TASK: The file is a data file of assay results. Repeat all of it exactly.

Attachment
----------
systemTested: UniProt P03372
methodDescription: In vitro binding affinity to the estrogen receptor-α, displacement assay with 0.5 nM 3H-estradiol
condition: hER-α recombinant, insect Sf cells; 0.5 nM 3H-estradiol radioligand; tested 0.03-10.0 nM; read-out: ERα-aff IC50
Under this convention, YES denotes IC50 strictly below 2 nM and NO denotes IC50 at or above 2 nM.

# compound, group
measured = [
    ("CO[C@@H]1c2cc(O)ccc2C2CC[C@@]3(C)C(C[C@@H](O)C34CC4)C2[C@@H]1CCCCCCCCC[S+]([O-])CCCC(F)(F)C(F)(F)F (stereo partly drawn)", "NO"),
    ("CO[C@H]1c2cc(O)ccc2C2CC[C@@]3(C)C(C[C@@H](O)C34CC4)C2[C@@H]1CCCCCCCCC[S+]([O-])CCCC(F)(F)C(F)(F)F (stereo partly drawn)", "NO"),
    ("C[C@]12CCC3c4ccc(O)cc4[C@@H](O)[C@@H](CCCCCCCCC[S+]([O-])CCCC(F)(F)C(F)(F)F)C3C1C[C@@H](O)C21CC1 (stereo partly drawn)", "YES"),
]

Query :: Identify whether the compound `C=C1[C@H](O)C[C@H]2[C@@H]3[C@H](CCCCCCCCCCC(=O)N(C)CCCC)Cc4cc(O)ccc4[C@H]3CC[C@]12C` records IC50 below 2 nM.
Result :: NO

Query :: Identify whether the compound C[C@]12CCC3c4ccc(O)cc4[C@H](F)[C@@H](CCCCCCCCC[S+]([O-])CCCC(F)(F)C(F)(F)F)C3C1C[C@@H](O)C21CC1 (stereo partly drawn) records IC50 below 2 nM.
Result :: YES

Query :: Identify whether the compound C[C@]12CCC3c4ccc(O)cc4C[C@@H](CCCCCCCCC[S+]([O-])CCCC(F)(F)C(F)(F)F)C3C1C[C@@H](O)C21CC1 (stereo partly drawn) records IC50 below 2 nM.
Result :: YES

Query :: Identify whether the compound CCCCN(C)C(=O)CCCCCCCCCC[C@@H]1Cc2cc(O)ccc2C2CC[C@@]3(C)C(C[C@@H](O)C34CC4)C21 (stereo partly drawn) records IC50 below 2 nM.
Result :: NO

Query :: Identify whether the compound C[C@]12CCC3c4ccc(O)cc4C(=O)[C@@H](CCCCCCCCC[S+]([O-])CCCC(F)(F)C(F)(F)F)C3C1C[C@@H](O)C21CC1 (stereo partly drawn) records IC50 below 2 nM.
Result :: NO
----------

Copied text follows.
systemTested: UniProt P03372
methodDescription: In vitro binding affinity to the estrogen receptor-α, displacement assay with 0.5 nM 3H-estradiol
condition: hER-α recombinant, insect Sf cells; 0.5 nM 3H-estradiol radioligand; tested 0.03-10.0 nM; read-out: ERα-aff IC50
Under this convention, YES denotes IC50 strictly below 2 nM and NO denotes IC50 at or above 2 nM.

# compound, group
measured = [
    ("CO[C@@H]1c2cc(O)ccc2C2CC[C@@]3(C)C(C[C@@H](O)C34CC4)C2[C@@H]1CCCCCCCCC[S+]([O-])CCCC(F)(F)C(F)(F)F (stereo partly drawn)", "NO"),
    ("CO[C@H]1c2cc(O)ccc2C2CC[C@@]3(C)C(C[C@@H](O)C34CC4)C2[C@@H]1CCCCCCCCC[S+]([O-])CCCC(F)(F)C(F)(F)F (stereo partly drawn)", "NO"),
    ("C[C@]12CCC3c4ccc(O)cc4[C@@H](O)[C@@H](CCCCCCCCC[S+]([O-])CCCC(F)(F)C(F)(F)F)C3C1C[C@@H](O)C21CC1 (stereo partly drawn)", "YES"),
]

Query :: Identify whether the compound `C=C1[C@H](O)C[C@H]2[C@@H]3[C@H](CCCCCCCCCCC(=O)N(C)CCCC)Cc4cc(O)ccc4[C@H]3CC[C@]12C` records IC50 below 2 nM.
Result :: NO

Query :: Identify whether the compound C[C@]12CCC3c4ccc(O)cc4[C@H](F)[C@@H](CCCCCCCCC[S+]([O-])CCCC(F)(F)C(F)(F)F)C3C1C[C@@H](O)C21CC1 (stereo partly drawn) records IC50 below 2 nM.
Result :: YES

Query :: Identify whether the compound C[C@]12CCC3c4ccc(O)cc4C[C@@H](CCCCCCCCC[S+]([O-])CCCC(F)(F)C(F)(F)F)C3C1C[C@@H](O)C21CC1 (stereo partly drawn) records IC50 below 2 nM.
Result :: YES

Query :: Identify whether the compound CCCCN(C)C(=O)CCCCCCCCCC[C@@H]1Cc2cc(O)ccc2C2CC[C@@]3(C)C(C[C@@H](O)C34CC4)C21 (stereo partly drawn) records IC50 below 2 nM.
Result :: NO

Query :: Identify whether the compound C[C@]12CCC3c4ccc(O)cc4C(=O)[C@@H](CCCCCCCCC[S+]([O-])CCCC(F)(F)C(F)(F)F)C3C1C[C@@H](O)C21CC1 (stereo partly drawn) records IC50 below 2 nM.
Result :: NO